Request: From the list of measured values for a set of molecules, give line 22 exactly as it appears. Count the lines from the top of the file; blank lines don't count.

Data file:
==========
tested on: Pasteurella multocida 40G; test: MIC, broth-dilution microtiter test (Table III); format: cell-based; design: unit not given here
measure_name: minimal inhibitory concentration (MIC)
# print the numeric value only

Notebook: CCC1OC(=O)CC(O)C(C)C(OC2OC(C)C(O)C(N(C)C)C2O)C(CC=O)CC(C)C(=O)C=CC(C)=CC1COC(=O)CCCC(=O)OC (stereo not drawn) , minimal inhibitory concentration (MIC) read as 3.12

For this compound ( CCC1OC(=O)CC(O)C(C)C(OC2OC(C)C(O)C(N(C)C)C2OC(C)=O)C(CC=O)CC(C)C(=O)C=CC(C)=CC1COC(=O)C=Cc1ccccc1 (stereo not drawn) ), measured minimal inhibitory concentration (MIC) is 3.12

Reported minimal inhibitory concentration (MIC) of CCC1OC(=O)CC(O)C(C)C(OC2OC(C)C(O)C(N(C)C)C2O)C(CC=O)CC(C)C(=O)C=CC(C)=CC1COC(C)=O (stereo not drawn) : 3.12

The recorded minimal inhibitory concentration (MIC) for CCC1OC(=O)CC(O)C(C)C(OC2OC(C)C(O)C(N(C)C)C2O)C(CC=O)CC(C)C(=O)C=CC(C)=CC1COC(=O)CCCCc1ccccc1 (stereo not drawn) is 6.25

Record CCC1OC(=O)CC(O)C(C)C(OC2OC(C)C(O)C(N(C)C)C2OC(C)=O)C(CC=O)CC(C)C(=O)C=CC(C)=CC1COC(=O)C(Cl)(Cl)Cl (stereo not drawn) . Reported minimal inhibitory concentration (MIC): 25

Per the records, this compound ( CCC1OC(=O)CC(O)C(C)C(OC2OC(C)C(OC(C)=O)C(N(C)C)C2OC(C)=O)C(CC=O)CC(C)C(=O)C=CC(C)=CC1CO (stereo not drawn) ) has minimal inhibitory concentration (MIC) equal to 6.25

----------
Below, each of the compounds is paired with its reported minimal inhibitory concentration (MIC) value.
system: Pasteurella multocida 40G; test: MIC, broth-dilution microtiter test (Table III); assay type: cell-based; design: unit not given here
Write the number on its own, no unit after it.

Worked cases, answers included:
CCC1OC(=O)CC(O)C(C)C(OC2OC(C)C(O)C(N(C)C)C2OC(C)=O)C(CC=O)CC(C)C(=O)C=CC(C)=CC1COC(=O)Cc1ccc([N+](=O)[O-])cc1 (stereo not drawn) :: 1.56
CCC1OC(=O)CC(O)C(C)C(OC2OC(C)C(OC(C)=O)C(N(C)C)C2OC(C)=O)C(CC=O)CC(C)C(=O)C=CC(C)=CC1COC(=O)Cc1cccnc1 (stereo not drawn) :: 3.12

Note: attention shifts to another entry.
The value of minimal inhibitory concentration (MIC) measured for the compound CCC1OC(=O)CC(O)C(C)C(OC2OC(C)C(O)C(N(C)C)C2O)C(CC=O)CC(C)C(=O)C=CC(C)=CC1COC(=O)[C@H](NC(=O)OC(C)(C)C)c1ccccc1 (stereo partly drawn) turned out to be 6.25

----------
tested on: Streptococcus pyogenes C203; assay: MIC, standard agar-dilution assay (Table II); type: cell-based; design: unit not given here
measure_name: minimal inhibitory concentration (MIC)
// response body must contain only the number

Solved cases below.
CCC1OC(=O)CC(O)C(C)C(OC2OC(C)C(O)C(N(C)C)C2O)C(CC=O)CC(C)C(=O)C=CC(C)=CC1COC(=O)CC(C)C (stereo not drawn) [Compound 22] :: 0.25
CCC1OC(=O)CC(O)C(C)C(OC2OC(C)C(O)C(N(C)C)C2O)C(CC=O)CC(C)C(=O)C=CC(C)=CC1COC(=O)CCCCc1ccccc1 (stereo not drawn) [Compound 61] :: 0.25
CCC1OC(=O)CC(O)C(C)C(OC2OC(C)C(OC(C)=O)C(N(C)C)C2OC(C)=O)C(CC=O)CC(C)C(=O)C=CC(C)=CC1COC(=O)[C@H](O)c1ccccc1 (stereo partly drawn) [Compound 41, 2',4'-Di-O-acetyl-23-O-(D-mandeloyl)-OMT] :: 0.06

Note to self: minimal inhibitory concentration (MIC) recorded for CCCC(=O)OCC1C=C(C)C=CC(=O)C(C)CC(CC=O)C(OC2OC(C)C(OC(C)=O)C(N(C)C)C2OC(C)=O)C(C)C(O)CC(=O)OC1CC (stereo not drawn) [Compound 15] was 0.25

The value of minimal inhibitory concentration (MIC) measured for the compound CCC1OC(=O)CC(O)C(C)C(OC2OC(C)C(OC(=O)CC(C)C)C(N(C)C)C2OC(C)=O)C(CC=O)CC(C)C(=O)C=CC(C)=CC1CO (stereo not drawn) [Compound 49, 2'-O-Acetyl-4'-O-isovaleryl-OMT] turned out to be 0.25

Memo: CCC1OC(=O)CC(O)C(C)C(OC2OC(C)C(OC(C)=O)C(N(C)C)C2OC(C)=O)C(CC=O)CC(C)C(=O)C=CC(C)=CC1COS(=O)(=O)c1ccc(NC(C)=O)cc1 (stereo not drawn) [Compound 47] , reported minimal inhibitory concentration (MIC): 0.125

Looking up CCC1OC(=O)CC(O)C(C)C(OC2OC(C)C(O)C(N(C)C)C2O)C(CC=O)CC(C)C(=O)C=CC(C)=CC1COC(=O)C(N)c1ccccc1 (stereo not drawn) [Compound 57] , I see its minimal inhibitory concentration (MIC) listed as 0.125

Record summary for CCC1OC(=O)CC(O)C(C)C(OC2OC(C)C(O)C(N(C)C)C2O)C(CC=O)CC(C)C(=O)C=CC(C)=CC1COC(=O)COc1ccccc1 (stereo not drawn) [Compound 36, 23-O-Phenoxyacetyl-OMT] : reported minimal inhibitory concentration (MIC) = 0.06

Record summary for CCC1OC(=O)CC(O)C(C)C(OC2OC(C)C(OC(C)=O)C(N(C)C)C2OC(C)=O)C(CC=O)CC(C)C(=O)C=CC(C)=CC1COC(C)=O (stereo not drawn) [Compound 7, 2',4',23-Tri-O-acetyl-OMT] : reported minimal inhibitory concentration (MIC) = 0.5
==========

// response body must contain only the number